Chances are that Fido is always ready to go once the leash comes into their sight. Some dogs can walk all day long if you would let them. Others almost need to be dragged out of the door. The summer heat holds many dangers, but since dogs do need to exercise, walking must be done. It is also a great time for them to bond with you and enjoy the company of others. But when is the best time to walk your precious dog? Here’s what to consider:
The worst time of day to walk your pup
Any time between 11 am and 3 pm is when the sun is at its strongest. Therefore, this is the hottest part of the day. Would you want to go for a walk when it is hot enough to fry an egg on the sidewalk? Your dog does not know any better and will be happy to be getting outside with you. So, unless it is unavoidable, keep the leash time for earlier or later. It is best to walk your dog either around 7 in the morning or after supper.
Adjusting the walking schedule
Pets should be walked at the same time every day when possible. Dogs have these incredible internal timers that let them (and you) know exactly when it is walk time. During spring, fall, and even in the colder months, we get into a routine with our canine pals. It is something they look forward to, and it causes them some confusion when summer rolls around, and we ignore the leash in their mouth and the pleading look in their eyes.
It can also be difficult for them because they look towards this time to do their outdoor business. If they are used to going out every 4 hours, you cannot just expect them to hold it all day. It takes a bit of work to get them adjusted to something new, but it can be done with a bit of patience.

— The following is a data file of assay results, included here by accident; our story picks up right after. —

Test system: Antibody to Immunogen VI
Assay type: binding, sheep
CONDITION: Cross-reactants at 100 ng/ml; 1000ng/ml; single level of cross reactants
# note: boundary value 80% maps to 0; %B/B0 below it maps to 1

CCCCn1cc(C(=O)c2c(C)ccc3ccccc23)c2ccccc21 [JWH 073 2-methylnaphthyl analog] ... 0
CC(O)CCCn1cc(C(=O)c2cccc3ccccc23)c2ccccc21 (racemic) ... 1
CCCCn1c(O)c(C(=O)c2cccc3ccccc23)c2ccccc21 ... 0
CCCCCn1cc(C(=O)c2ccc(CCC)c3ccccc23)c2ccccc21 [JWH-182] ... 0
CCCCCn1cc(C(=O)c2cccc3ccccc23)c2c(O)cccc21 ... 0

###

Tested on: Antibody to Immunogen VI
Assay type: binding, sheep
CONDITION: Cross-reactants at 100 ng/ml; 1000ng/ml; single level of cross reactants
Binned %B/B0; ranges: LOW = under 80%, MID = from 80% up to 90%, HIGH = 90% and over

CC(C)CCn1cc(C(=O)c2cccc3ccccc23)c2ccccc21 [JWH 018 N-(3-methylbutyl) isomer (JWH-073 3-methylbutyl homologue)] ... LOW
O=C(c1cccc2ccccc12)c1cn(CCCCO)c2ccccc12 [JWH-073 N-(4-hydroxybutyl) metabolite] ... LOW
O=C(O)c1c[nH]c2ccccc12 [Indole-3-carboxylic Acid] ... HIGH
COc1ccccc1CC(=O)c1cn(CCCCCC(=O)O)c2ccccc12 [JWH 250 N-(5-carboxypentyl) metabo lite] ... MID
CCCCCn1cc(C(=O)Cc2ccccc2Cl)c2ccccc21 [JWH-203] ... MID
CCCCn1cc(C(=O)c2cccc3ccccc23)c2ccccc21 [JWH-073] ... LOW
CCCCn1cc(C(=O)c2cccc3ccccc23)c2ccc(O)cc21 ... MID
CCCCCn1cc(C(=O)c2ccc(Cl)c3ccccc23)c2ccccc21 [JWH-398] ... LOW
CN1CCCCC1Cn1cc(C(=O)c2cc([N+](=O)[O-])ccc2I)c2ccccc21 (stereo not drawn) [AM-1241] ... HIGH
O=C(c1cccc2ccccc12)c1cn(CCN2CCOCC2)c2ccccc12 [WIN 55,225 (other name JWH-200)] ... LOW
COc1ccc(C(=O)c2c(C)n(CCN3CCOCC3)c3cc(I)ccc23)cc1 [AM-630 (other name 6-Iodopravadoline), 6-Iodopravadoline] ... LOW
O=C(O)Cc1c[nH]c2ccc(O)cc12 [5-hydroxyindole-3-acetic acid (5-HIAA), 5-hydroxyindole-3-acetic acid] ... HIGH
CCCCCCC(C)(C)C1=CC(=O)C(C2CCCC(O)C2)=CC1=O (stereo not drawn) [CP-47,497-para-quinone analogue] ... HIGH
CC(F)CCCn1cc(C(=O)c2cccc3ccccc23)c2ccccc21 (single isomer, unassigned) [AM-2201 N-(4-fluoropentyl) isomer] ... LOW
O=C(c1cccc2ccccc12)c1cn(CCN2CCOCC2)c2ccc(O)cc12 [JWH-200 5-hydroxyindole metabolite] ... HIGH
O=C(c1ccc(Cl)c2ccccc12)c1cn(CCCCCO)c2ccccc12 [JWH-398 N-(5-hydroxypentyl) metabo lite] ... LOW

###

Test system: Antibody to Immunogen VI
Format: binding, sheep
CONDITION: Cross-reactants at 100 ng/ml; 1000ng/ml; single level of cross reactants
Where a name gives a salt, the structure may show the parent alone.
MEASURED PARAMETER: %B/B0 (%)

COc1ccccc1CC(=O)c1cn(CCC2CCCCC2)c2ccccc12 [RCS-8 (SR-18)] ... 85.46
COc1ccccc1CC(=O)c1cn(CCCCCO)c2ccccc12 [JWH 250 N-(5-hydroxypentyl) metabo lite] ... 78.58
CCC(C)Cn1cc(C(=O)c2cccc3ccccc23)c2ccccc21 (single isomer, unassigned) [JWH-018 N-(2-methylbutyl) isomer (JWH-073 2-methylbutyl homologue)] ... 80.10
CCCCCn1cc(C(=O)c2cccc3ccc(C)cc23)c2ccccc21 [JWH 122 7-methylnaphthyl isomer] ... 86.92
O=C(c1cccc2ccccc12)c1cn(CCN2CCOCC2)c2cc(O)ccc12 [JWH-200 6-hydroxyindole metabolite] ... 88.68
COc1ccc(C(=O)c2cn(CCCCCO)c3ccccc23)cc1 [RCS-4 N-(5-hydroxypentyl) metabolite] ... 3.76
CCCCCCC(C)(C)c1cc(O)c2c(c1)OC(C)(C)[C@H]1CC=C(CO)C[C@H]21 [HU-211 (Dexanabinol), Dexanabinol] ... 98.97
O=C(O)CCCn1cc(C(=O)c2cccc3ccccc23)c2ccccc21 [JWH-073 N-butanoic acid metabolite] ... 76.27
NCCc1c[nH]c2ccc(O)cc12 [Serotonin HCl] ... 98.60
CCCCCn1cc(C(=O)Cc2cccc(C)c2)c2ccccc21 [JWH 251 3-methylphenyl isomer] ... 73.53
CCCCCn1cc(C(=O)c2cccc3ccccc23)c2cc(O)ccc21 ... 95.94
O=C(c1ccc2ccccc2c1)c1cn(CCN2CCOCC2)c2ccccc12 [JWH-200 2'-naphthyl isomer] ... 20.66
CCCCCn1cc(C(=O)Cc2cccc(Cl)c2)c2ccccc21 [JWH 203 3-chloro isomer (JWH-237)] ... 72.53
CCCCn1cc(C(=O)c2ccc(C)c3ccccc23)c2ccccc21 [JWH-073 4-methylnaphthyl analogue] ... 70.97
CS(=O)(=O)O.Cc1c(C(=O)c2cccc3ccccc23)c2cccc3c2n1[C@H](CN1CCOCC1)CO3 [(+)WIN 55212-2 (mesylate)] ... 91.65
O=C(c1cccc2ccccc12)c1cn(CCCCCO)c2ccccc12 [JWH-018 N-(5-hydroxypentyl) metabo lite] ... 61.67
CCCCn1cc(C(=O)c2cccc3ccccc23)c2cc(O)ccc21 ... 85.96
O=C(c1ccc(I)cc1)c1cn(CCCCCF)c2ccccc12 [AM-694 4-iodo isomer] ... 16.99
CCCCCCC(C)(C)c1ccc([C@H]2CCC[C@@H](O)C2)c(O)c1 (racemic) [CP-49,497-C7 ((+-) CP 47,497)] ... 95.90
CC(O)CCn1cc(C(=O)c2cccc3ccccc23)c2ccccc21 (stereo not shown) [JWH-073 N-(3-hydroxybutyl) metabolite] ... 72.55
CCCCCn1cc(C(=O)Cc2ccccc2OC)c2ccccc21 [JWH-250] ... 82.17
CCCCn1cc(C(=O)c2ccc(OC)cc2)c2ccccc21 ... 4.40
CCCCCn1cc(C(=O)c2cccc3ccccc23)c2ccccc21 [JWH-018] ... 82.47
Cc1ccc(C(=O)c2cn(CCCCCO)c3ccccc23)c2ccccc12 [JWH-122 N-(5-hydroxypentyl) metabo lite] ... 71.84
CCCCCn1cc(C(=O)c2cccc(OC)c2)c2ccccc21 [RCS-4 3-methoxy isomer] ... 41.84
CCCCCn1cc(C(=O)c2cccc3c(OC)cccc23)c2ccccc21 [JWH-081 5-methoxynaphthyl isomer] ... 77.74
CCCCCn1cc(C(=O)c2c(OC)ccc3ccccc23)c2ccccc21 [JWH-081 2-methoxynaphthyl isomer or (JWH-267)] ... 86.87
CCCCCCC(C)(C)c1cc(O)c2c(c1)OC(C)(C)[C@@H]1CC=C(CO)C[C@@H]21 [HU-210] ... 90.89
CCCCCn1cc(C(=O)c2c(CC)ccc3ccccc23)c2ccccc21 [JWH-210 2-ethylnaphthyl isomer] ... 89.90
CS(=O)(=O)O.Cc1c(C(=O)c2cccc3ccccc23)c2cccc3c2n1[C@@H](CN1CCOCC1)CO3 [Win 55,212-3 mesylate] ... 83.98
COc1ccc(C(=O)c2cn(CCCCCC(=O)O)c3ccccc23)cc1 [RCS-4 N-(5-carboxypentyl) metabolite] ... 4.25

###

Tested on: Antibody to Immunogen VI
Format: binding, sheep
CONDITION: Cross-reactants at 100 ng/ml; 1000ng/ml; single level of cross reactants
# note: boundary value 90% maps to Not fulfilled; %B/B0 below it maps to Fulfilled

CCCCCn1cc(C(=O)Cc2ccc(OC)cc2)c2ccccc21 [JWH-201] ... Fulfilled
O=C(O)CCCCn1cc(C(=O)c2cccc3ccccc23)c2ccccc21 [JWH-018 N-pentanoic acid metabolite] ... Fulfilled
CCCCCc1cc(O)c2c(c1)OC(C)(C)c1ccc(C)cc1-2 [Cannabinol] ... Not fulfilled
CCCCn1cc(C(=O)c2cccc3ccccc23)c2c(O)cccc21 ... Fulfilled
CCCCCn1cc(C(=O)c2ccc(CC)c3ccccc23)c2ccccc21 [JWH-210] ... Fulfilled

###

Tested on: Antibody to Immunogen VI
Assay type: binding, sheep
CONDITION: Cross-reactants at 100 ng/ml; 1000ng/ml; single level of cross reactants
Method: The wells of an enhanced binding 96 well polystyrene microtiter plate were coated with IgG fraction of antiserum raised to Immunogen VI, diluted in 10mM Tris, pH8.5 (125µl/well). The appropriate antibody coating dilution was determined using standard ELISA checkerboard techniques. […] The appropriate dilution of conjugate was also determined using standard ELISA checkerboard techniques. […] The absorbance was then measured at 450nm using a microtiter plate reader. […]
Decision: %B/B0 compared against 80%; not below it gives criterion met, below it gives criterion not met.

Keep the walks that are not during the warmest parts of the day. If they are due for a walk at noon, take them out to a shady spot for a quick potty trip. Once they are finished, bring them back in. The same with their next scheduled trip. By late afternoon or early evening, resume their normal routine. They will obviously still need to go out several times per day but keep trips cut noticeably short when the temperature is high.
Dangers of walking dogs when it is too hot
If you are not careful and vigilant, these are the main problems you could have walking your dog in summer’s heat:
- Sunburn – Dogs with thick coats are not really at risk, except on the nose and tummy. Some breeds most likely to get a sunburn are pit bulls, Chinese crested, American Staffordshire Terrier, boxers, beagles, bulldogs, dalmatians, greyhounds, and whippets. Just like humans, dogs can get first, second, or third-degree burns from the sun.
- Sunstroke – Dogs sweat through their paws. This makes them less effective at sweating to lower and regulate their body temperatures and, therefore, more prone to heatstroke. They also have their fur that holds heat in. If you are walking your dog when it is hot, make sure to bring some cold water along with you and a collapsible bowl. Limit your pet’s exposure to the sun.
- Dehydration – Dogs begin to dehydrate when they sweat more than they are taking in. Make sure your dog always has access to fresh water.
- Burnt paws – We often go over various surfaces when walking our dogs, and some of them get extremely hot. Check the surface with your hand to prevent burnt paws. Alternatively, instead of walking on pavement or sand, head for the grass instead.
How long should dogs exercise?
The cooler portions of the day are the best time to walk your dog in summer. Your dog can play around as long as you both feel comfortable with it. When it is extremely hot, increments of 10 or 15 minutes are plenty. Just keep in mind that walks later in the day should be longer to make up for what they missed earlier.
When it comes down to it, you know your dog better than anyone and are better able to judge what they can handle. Work out the schedule that works best for you and your pet. Just keep their health and safety at the front of your mind, and you should not have any problems.